The auditorium is distinguished by the absence of stage machinery and by its greater size. The development of large symphony orchestras and choirs, and of the institution of lectures, symposiums, and mass meetings, combined with growing urban populations produced modification of the theatre.
The first Greek theatres were little more than marked-out dancing circles, each around an altar, at the foot of hillsides on which spectators stood or sat. From this natural form the first built theatres took their main outlines: a circle of orchestra for the chorus and actor or actors, and rising tiers of wooden seats, built against a hillside for the spectators. These seats extended usually around two thirds or more of the orchestra, since at this time dancing or movement was more important than acting, and there was no stage for the spectators to face. The one actual theatre that has survived is the magnificent theatre at Epidaurus, although archaeologists have uncovered foundations of theatres of this stageless type under several Greek-Roman or Roman theatres surviving in partial ruin. It should be kept in mind that in no period were any two Greek theatres exactly alike.
One conjecture is that the architectural form of the 6th century temple helped determine the shape of the stage building, which was later to be added at the edge of the circle opposite the seats. But the more widely accepted theory is that out of necessity a hut or tent was added at the edge of the orchestra as a retiring room for the actors, for changing of masks or costume, and that the stage building was in all later ages an elaboration of this shelterdressed, in the later Greek period, with those beautiful Architectural forms with which the Athenians adorned all their important structures.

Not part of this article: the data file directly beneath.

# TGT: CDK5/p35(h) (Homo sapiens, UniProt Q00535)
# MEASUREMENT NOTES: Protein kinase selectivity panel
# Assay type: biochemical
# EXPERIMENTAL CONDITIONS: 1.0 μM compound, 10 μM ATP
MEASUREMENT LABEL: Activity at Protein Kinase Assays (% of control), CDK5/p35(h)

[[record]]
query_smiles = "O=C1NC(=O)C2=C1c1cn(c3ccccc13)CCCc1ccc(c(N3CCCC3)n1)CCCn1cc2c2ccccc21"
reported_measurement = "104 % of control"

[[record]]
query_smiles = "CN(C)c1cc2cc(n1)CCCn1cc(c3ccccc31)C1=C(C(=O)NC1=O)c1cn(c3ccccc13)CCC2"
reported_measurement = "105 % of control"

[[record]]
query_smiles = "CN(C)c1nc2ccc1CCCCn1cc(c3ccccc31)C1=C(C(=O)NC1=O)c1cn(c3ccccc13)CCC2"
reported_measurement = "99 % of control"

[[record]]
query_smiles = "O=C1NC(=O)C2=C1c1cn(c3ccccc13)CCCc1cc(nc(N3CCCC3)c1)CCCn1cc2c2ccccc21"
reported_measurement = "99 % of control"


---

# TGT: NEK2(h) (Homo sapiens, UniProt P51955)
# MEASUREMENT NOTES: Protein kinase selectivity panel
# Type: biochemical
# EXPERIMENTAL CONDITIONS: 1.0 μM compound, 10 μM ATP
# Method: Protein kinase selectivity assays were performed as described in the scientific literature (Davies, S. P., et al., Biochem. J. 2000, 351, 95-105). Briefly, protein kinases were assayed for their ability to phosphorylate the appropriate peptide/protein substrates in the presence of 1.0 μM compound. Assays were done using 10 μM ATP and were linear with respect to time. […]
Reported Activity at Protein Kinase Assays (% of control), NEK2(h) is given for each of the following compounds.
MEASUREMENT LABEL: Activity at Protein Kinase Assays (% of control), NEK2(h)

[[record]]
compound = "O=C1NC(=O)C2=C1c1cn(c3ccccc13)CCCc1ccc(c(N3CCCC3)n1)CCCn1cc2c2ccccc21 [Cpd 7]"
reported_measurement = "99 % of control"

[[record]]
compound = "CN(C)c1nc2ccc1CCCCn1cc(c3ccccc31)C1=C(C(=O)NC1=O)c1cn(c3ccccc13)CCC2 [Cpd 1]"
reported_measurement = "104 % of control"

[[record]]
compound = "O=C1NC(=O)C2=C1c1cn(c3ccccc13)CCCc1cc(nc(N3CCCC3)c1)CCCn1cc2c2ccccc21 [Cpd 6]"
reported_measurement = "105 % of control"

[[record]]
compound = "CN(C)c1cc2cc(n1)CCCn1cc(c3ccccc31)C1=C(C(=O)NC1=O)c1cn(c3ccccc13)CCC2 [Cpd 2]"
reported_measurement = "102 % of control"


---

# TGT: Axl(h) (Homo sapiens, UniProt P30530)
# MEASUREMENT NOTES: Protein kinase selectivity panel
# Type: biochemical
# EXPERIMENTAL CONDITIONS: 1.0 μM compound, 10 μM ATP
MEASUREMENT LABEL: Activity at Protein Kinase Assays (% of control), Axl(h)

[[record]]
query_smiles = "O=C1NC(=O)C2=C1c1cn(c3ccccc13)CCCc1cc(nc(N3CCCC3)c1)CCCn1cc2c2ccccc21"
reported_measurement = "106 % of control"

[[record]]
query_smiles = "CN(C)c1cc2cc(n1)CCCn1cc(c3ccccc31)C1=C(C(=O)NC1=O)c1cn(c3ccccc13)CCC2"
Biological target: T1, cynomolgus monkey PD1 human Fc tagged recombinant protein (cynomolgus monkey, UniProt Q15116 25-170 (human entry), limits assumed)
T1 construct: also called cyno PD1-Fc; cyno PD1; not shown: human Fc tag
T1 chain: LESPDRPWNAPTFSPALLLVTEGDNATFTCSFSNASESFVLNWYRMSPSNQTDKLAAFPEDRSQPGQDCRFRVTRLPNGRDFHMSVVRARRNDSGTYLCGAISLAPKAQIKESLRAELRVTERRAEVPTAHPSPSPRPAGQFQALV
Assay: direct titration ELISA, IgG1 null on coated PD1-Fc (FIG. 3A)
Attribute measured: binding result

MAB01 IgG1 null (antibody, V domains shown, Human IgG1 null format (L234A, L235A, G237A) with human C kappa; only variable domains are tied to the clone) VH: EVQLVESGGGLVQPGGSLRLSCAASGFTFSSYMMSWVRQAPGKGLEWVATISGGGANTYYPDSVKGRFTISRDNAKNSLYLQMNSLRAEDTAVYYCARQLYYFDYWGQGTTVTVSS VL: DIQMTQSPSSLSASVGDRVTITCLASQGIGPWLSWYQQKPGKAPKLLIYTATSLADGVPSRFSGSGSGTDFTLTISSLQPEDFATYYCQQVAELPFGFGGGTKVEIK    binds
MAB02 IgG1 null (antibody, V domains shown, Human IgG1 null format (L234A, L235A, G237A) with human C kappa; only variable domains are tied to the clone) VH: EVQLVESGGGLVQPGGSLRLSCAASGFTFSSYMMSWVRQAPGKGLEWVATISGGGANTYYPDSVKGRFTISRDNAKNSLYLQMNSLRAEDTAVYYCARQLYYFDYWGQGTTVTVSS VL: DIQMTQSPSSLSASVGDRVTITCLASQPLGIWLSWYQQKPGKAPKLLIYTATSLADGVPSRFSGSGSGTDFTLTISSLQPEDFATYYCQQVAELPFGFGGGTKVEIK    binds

Just when it truly became a stage building with studied relationship to orchestra and auditorium is a matter of conjecture. Here one sees the accretion of the three theatre features that characterize theatre building through many succeeding centuries: (1) auditorium; (2) orchestra; and (3) scene; names which persist even today. But at this time players and chorus appeared only in the orchestra, the scene remaining an architectural background to the action and a practical retiring house for the actors, structurally separated from the auditorium by entrances or runways.